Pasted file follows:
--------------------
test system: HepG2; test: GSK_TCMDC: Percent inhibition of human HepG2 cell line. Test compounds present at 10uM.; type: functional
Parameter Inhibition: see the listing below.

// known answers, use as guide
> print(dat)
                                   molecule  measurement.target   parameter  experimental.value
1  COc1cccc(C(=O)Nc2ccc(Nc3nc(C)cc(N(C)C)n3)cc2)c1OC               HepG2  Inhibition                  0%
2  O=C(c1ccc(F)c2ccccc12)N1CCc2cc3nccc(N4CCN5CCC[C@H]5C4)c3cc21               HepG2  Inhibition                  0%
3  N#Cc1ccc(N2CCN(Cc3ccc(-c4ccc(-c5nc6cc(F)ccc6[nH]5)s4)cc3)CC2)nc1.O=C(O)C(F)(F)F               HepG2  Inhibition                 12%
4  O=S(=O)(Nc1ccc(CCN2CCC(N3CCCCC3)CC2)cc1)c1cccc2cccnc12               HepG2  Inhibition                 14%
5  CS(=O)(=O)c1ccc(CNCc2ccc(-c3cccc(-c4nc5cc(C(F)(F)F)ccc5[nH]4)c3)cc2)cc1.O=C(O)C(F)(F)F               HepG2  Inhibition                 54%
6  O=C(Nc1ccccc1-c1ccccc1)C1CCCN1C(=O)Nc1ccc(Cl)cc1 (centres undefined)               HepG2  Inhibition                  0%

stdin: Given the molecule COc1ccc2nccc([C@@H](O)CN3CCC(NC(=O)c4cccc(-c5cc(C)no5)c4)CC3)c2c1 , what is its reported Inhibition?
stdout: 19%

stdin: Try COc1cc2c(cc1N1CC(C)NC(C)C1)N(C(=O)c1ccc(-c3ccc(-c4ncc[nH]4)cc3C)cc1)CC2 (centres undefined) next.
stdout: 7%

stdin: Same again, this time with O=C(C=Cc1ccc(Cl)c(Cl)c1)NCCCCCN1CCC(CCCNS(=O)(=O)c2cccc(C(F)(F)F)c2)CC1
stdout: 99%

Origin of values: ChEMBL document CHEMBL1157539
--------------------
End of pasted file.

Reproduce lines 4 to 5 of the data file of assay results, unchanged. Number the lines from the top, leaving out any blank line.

> print(dat)
                                   molecule  measurement.target   parameter  experimental.value